State Road 67 brushes past Martinsville just beyond its eastern boundary. About a half mile south of where you turn left to head into Martinsville, an old alignment of SR 67 splits off on your right.

About a mile from there southbound SR 67 crosses this terrific old bridge over Lamb’s Creek.

1893 Lambs Creek Bridge

Built in 1893 by the Wrought Iron Bridge Co. of Canton, OH, this is a Pratt through truss design. As I researched this bridge, I found its page at the Historic American Engineering Record and was amused to find that a long-ago photographer parked his car in about the same place as me for his similar image.

Based on damage I see in this photograph, the HAER photographer visited here before this bridge’s restoration, which was probably in the 2004-2006 timeframe based on the best information I can find.

I’m trying to recall how many Pratt bridges I’ve seen with cables for its diagonal members. I’m used to the diagonals being girders just like the framing of the truss here. I don’t think I’ve ever seen a Pratt bridge where diagonals cross like an X at the center.

1893 Lambs Creek Bridge

Here’s a view of those cables.

1893 Lambs Creek Bridge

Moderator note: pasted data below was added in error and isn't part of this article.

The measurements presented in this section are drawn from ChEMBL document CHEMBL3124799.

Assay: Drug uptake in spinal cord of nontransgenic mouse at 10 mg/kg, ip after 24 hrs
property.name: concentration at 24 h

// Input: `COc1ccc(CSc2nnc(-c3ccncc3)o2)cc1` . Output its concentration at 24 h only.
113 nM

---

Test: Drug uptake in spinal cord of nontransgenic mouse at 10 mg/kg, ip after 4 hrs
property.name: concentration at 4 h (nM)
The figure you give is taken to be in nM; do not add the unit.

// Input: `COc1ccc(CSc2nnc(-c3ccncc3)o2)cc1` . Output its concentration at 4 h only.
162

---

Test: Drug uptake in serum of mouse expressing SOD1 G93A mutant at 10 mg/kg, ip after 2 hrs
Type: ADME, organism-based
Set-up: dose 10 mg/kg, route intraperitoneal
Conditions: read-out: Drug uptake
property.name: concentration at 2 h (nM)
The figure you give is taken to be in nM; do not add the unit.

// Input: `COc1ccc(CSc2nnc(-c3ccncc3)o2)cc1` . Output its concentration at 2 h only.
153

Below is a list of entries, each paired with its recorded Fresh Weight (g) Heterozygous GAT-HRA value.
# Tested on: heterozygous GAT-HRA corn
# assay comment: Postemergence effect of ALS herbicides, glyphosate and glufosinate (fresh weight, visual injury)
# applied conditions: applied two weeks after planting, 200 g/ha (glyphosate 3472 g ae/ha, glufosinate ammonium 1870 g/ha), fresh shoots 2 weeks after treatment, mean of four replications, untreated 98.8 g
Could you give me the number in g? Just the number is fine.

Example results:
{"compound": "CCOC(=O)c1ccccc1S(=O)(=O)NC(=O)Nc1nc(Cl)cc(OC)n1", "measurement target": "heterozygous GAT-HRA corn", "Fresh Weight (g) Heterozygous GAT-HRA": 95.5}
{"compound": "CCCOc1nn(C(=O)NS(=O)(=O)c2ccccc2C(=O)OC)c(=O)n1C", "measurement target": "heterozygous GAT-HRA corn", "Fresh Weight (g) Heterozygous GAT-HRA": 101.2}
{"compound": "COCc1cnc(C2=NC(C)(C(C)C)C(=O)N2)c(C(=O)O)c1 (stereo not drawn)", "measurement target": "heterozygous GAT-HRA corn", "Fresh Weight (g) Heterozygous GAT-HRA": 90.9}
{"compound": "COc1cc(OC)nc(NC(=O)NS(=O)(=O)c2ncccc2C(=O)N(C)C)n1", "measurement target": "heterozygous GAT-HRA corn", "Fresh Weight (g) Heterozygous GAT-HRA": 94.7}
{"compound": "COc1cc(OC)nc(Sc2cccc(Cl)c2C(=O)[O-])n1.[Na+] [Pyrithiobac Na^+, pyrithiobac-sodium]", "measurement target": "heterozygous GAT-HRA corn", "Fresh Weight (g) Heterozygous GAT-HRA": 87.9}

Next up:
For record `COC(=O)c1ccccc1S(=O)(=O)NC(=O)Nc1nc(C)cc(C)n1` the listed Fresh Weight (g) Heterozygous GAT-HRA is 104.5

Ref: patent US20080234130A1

This is a pin-connected bridge. Here’s where several of the members come together overhead.

1893 Lambs Creek Bridge

Builder’s plates on either end are in terrific condition.

1893 Lambs Creek Bridge

The old highway continues its southwestward journey beyond the bridge. This narrow road is typical of the highways Indiana built in the 1920s. It’s probably 14 or 16 feet wide.

SB Old SR 67 towards Hyndsdale, IN

To get Down the Road in your inbox or reader six days a week, click here to subscribe!
To get my newsletter with previews of what I’m working on, click here to subscribe!

Standard
See Rock City

See Rock City
Nikon Df, 28-200mm f/3.5-5.6G AF Nikkor
2022

On State Road 67 just north of Spencer, Indiana, you’ll find this red barn. Rock City features enormous ancient rock formations and the ability to see seven states from atop Lookout Mountain, near Chattanooga, Tennessee. A number of barns in many states were painted with advertisements like this for Rock City during the attraction’s early days.

I follow the blog of David Jenkins, a professional photographer. One of his major projects was to photograph every Rock City barn that remained. He used paper records that Rock City kept and drove all over to find and photograph them all. He published a book of his photographs called Rock City Barns: A Passing Era. The book is out of print. You can find them used on Amazon but I think David might still have some new copies he’d be happy to sell you. Check out his blog here.

If you’d like to get more of my photography in your inbox or reader, click here to subscribe.

Photographs, Road Trips

single frame: See Rock City

An Indiana barn advertising a tourist attraction in Tennessee.

Image